Homepage article March 2009
Changing Climate, Changing Times?

Light-vented Bulbul Pycnonotus sinensis Gageo Island, February, 2009, Photo © Birds Korea

Recorded for the first time in the Republic of Korea in November 2002, the Light-vented (or “Chinese”) Bulbul Pycnonotus sinensis has now been recorded on at least ten islands in the West Sea and as far east as Busan; it has bred on at least two islands (first in 2004); and it has over-wintered in Suncheon, on Heuksan Island and on Gageo Island. It is one of several species that now appear to be colonizing Korea from the west and southwest. Other such species include the Chinese Blackbird Turdus (merula) mandarinus (first recorded in Korea in 1999, when nesting), the Red-billed Starling Sturnus sericeus (first recorded in 2000, and first confirmed breeding in 2007), the Plumbeous Water Redstart Rhyacornis fuliginosa (first recorded in 2006, and first found breeding in 2007, with probably eight records in 2008 alone) and the Yellow-bellied Tit Periparus venustulus (first found in 2005, and now with records from Socheong Island in the northwest, to Heuksan and Jindo in the southwest, and Busan in the south-east).

Korea's first-born Light-vented Bulbul Pycnonotus sinensis September 2004, Socheong island, Photo © Birds Korea

While still rare in Korea, why are these species increasing, while so many other more widespread species seem to be decreasing? While data in many cases remain too poor to identify exact trends and causes, at least part of the reason is probably the changing climate.

Since 1912, the mean annual temperature in the Republic of Korea has risen between 0.9 C and 1.5 C (Lim, 2008), with mean annual temperatures rising 0.23 C per decade since the 1950s (Jung et al., 2002). One climate model even appears to suggest that mean temperatures could rise much more quickly this century (by about 5.5°C between 1971-2000 and the period 2071-2100), with increasing periods of extreme hot weather and heavy rain (Boo et al., 2006). Climate change has already been linked elsewhere to e.g. rising sea-levels, and to the availability, quantity and quality of shorebird habitats (Rehfisch & Austin, 2006); to changes in the frequency and distribution of snow and rain, and to shifts in the distribution of plants and insects (Lim, 2008); to earlier arrivals of some bird species in spring, and to a mismatch of some bird species’ breeding cycles and the insect populations on which they feed their young (Huppop & Huppop, 2008); and to milder winters, that allow an increasing number of species to winter north of their historic range (Audubon, 2009).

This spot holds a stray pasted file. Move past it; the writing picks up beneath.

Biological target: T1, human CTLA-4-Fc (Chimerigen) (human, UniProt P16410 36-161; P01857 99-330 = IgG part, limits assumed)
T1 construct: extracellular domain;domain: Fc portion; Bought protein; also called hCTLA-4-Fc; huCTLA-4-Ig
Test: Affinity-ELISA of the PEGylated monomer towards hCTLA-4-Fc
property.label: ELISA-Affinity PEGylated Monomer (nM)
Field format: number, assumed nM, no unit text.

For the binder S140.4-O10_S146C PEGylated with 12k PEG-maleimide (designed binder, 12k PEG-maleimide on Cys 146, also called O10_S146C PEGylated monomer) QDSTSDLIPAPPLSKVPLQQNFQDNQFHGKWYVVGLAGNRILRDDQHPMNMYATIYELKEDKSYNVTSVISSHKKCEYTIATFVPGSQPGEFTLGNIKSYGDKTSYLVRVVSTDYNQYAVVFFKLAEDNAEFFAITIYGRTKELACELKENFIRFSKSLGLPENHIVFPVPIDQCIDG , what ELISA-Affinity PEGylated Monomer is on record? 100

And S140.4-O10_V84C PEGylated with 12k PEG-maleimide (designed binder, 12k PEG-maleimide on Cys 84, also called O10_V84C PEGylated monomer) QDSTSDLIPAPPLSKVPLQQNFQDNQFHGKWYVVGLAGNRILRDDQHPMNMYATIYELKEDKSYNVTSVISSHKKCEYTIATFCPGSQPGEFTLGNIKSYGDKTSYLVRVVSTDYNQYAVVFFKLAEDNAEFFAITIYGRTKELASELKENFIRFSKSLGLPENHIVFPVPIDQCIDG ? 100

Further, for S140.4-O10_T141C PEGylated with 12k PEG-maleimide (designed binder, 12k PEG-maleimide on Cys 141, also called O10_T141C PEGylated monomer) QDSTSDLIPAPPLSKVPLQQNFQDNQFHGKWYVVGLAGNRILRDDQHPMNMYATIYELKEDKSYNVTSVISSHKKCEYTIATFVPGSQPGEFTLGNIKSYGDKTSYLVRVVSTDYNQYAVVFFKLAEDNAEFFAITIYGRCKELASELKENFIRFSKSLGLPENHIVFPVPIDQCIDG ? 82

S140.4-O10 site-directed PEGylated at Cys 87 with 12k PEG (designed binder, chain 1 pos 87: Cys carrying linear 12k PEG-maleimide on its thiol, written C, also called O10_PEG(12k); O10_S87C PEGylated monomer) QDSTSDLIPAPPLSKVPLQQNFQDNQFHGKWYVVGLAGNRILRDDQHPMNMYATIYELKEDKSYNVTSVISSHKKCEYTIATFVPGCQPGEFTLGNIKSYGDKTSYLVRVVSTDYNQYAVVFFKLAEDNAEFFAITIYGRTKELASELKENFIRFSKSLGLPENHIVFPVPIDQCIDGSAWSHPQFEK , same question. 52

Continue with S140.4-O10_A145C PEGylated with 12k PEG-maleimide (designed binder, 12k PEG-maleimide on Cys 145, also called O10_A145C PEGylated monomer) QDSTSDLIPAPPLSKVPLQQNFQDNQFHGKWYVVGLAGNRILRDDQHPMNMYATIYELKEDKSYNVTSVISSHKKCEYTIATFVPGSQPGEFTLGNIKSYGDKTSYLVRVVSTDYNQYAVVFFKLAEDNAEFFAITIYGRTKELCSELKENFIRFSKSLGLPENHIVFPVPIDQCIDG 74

While some bird species might increase on a warmer Korean peninsula, others will not. Predictive models, matched by a growing body of field data, now reveal that this complex and rapid change is contributing to continent-wide declines in 75% of European bird species (Gregory et al., 2009).

Yellow-bellied Tit Periparus venustulus,
Photo © Dr. Robin Newlin

Climate change is real, and it is already affecting biodiversity. The nation has again repeated its pledge to be an “early mover on climate change” (Canberra Times, March 4, 2009), and in February the Presidential Commission on Green Growth introduced measures to reduce CO2 emissions.

Such leadership is needed. More than a century ago it was commonly said that the Barn Swallow Hirundo rustica, then an abundant bird in Korea, came from the south on the third day of the third lunar month: approximately the middle of April (Campbell, 1892). By the middle of last century, Austin (1948) found them in Suwon by the end of March, and could cite an ornithologist who called this very numerous bird, “undoubtedly the most valuable bird in the country.” By the beginning of this century, the Barn Swallow while still common, has increasingly disappeared from many cities and towns.

This year, when the short winter yields to yet another early spring, when will the first Barn Swallows arrive? And what other changes might we also see in our birdlife?


  • Audubon. 2009. BirdLife International Update at: http://www.birdlife.org/news/news/2009/02/american_cc.html
  • Austin, O. L., Jr .1948. The Birds of Korea. Bull. Mus. Comp. Zool., Harvard Univ. 101: 1-301. (1972 reprint.)
  • Boo K-O, Kwon W-T & Baek H-J. 2006. Change of extreme events of temperature and precipitation over Korea using regional projection of future climate change. Geophysical Research Letters. 2006, vol. 33, no1. Abstract at: http://cat.inist.fr/?aModele=afficheN&cpsidt=17511798 (Accessed March, 2009).
  • Campbell, C. 1892. A List of Birds Collected in Corea. Ibis 1892, pp. 230-248.
  • Canberra Times. 2009. South Korea President Calls for Bilateral Trade Boost. March 4, http://www.canberratimes.com.au/news/national/national/general/south-korean-president-calls-for-bilateral-trade-boost/1450294.aspx
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  • Jung H-S, Choi Y-E, Oh J-H & Lim G-H. 2002. Recent trends in temperature and precipitation over South Korea. International Journal of Climatology. At: http://www3.interscience.wiley.com/journal/98015404/abstract?CRETRY=1&SRETRY=0. (Accessed, March 2009).
  • Lim J-H. 2008. Climate Change Impacts on Forest Ecosystems in Korea and Needs of Long-term Monitoring and Adaptation Activities. Pp. 3-12 in Proceedings of the 2nd International Symposium on Migratory Birds, 27 October 2008, Changwon, Korea. Published by Korea National Parks and Shinan County.
  • Rehfisch, M. & G. Austin. 2006. Climate Change and Coastal Waterbirds: the United Kingdom experience reviewed. Pp. 398-404 In Boere, G., Galbraith,C. & D. Stroud. 2006. Waterbirds around the world. The Stationery Office, Edinburgh, UK. 960 pp.